Last May when I still lived in Cambridge, MA, I got to spend a day working in the garden with Kathy of Skippy’s Vegetable Garden. It was definitely an informative prelude to having my own community garden plot down here in DC. We also exchanged some seedlings that day. She gave me a couple of her extra tomato seedlings and I gave her one of my cayenne peppers that I had grown from seeds I saved from the year before. Then SHE saved the subsequent cayenne seeds from her plant and has now started calling this year’s crop “Amelia’s Cayenne” on her blog. Fun!
Now, I had never planned to save the seeds from those tomatoes – a Purple Calabash and an Orange Blossom tomato – which ended up living on my fire escape last summer. I didn’t really clean up the plants when the season was over, though, and a few dried out old tomatoes stuck on the withered vines all winter long. So a few weeks ago I plucked one of the dried tomatoes and planted some of the seeds I found inside. I didn’t really think it would work, but sure enough some seeds germinated:
To return the favor, I’m calling this Kathy’s Purple Calabash! I only wish I had thought to plant the seeds sooner. This little seedling is way behind the others. Ah well, it can be one of my late tomatoes.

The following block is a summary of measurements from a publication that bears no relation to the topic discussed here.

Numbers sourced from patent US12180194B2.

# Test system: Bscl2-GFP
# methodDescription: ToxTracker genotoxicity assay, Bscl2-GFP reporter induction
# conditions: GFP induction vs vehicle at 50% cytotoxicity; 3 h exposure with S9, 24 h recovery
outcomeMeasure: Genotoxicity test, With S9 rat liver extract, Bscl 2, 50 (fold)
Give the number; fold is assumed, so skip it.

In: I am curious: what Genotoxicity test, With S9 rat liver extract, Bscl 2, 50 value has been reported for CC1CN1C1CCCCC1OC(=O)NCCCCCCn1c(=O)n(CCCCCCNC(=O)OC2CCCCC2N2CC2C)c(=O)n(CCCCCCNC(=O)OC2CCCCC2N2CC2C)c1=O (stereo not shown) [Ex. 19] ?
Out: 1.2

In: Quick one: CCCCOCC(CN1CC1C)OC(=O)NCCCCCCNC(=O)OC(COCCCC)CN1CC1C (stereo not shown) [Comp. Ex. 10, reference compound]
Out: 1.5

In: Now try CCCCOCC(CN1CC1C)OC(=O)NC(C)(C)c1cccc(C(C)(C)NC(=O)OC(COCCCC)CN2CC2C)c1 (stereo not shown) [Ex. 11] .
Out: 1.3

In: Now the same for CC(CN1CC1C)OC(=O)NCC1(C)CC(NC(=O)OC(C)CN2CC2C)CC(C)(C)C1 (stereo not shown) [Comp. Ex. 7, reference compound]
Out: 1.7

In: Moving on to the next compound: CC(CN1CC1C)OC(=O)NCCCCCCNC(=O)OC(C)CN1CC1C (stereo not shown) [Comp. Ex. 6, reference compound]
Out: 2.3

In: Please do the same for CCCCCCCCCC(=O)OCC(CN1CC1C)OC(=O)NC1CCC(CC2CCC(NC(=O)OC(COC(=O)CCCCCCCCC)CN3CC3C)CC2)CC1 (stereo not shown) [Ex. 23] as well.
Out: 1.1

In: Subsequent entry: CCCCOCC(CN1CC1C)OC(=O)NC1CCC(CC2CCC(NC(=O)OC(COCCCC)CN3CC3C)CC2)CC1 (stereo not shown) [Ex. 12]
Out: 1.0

Saving cayenne seeds year to year has been very easy, because cayennes aren’t fleshy and dry out on their own very easily. But I didn’t realize it would also be so easy to save tomato seeds, too. I thought there had to be some kind of complicated process, perhaps involving special drying techniques and sterile environments and hermetic seals. My process was basically a six-month abandonment. In fairness, I guess plants are meant to be able to seed themselves without our help.
Maybe I’ll try saving more varieties this year. Or hand-pollinating and making some new crosses!